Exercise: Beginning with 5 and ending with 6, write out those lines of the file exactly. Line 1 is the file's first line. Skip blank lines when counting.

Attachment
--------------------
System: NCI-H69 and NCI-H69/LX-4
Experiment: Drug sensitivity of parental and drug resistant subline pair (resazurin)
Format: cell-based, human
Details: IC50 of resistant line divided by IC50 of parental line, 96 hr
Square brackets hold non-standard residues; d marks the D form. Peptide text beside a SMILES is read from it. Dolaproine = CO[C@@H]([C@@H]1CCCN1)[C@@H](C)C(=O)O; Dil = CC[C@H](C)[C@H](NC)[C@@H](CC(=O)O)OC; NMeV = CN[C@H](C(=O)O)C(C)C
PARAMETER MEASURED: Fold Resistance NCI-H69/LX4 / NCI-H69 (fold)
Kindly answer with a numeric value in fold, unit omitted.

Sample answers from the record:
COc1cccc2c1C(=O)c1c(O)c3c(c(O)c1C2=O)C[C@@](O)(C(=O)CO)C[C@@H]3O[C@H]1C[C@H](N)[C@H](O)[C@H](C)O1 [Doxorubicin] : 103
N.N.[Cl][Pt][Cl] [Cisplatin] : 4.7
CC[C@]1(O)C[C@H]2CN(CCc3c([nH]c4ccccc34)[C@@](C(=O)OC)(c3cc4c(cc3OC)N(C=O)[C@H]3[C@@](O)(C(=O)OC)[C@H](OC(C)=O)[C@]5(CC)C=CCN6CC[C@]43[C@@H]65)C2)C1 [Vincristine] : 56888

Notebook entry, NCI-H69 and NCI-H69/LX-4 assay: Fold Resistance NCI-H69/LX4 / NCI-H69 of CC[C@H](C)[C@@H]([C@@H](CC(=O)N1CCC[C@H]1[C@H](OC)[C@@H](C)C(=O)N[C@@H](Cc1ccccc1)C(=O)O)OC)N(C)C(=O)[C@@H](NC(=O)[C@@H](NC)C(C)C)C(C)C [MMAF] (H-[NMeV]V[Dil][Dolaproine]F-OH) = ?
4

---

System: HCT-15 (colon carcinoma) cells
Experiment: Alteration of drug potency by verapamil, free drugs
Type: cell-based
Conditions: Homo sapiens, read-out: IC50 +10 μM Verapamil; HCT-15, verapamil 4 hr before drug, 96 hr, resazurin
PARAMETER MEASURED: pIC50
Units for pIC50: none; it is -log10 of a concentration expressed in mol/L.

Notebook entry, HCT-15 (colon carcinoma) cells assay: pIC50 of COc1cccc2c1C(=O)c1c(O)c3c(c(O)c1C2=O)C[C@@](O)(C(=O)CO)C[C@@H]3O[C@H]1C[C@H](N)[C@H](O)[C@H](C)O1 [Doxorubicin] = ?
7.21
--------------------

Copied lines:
Square brackets hold non-standard residues; d marks the D form. Peptide text beside a SMILES is read from it. Dolaproine = CO[C@@H]([C@@H]1CCCN1)[C@@H](C)C(=O)O; Dil = CC[C@H](C)[C@H](NC)[C@@H](CC(=O)O)OC; NMeV = CN[C@H](C(=O)O)C(C)C
PARAMETER MEASURED: Fold Resistance NCI-H69/LX4 / NCI-H69 (fold)